• But if users have a clear sense of what is possible and they are happy with what the development team has built, then that is all that is needed.
  • Refactoring – a classic case of striving for The Best rather than just The Good – is central to Agile’s technical approach, and takes place right in the middle of development.
    • But it only takes place as development is finishing, so it does not interrupt development, and so confuse The Best with The Good.
    • Also, there is a compelling argument for not refactoring code that is unlikely to be further developed in future – e.g., throw-away webpages, or particularly obscure parts of the system.
  • Backlog refinement likewise occurs during the main development cycle, but again does not disrupt it. Often it doesn’t involve the whole team, and takes place offline from the principal development process. So again, it avoids forcing the team to choose between The Best and The Good.

When The Good is the enemy of The Best

As I have already said, one of the key ways in which Agile is different from waterfall is the phases when the team is supposed to treat The Good as the enemy of The Best. This involves two things:

  • Taking very clear time out from the main development process.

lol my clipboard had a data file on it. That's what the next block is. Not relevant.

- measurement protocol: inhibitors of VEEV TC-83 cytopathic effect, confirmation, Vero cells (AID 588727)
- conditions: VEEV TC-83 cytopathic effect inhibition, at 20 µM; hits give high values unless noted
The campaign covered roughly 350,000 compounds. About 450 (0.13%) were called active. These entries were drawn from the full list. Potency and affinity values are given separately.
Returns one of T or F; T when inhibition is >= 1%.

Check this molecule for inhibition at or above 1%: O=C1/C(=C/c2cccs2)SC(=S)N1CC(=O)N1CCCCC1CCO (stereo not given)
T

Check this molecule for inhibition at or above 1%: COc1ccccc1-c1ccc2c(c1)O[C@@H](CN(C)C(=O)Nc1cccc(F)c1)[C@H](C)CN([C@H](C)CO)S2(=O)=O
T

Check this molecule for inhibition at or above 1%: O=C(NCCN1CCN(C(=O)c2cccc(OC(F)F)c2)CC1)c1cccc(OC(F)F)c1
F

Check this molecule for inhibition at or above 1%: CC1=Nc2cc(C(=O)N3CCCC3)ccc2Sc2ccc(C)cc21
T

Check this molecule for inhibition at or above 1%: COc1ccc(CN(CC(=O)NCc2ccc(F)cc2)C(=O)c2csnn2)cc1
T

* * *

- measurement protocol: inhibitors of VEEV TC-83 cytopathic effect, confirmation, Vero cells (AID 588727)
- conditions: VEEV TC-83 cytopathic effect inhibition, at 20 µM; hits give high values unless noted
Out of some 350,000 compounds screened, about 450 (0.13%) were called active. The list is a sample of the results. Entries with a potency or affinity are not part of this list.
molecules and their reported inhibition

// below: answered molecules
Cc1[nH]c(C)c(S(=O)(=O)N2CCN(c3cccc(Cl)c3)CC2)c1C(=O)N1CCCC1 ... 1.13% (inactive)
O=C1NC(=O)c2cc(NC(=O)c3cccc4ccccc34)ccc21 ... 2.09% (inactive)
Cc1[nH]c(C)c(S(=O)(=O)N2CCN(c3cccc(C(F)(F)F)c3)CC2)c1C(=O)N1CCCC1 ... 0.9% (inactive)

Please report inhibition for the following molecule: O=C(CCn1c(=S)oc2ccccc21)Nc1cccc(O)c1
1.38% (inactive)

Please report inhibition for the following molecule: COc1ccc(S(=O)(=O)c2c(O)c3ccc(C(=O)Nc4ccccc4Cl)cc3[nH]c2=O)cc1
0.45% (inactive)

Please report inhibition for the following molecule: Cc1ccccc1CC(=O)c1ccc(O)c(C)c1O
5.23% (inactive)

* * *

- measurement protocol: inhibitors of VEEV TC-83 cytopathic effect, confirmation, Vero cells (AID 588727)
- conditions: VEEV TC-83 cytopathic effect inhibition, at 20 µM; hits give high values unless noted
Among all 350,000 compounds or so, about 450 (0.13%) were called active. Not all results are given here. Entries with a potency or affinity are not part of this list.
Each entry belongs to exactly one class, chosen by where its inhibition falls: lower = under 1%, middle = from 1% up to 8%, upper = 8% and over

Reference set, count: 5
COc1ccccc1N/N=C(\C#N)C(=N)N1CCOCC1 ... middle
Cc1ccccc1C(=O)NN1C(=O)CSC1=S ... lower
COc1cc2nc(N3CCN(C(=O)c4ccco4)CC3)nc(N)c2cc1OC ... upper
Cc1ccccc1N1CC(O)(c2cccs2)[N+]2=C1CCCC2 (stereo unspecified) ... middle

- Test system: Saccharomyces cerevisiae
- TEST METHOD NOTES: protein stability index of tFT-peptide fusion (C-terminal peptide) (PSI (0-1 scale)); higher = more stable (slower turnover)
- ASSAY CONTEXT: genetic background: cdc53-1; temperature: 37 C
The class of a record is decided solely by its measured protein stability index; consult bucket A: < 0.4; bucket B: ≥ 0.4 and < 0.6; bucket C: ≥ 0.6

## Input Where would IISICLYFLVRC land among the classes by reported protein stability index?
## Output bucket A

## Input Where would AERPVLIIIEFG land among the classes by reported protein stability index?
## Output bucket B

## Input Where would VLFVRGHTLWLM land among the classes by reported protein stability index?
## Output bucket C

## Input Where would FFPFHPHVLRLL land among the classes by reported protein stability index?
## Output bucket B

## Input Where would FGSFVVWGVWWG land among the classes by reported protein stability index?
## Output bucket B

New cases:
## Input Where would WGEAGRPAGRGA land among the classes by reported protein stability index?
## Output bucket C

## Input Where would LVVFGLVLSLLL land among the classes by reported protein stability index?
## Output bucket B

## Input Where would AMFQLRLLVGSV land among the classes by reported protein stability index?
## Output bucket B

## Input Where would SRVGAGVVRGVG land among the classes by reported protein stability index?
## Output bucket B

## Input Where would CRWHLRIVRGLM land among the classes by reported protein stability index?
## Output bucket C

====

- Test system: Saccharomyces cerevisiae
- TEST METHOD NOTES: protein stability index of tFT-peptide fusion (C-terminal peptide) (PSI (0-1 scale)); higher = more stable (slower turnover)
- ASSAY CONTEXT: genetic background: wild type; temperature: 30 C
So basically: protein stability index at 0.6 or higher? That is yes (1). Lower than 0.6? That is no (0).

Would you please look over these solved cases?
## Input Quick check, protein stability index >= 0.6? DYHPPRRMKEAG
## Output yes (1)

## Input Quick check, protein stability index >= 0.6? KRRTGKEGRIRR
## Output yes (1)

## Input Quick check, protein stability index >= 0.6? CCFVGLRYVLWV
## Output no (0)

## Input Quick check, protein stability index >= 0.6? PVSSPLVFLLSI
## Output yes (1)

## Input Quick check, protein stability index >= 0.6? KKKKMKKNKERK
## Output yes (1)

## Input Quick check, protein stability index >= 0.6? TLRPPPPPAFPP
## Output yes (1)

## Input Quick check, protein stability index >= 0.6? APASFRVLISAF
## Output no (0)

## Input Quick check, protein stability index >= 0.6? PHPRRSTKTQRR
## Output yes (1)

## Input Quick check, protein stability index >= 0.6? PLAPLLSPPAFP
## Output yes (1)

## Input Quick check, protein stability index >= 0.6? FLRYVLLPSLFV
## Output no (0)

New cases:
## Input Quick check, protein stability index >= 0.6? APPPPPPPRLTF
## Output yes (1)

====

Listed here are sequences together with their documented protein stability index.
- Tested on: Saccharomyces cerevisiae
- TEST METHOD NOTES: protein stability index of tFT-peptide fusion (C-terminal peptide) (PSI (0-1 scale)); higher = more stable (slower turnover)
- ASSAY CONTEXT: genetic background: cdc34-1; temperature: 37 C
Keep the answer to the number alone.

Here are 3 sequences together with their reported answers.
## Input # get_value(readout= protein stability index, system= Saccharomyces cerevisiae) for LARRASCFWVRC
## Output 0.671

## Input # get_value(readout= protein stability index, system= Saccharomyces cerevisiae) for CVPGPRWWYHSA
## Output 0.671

• Making use of specific tools and techniques for improvement.

Without these, the basic mistake of waterfall development will be repeated:

  • On the one hand, The Best and The Good are confused, leading to friction, conflicts, loss of velocity and disrupted cadence.
  • On the other, improvement initiatives become much more likely to fail, re-igniting all the frustrations waterfall creates in the minds of capable professionals.

So, which are the Agile tasks in which change, improvement and basically becoming The Best we can be should be prioritised? I have already mentioned how Iteration Planning and Iteration 0 are used to focus and prepare for individual iterations, and how Backlog Refinement and Refactoring optimise the product by taking brief time-outs from the main development process. Here are a few more opportunities for improvement built into the iteration itself.

  • Refactoring
  • Showcase
  • Technical Debt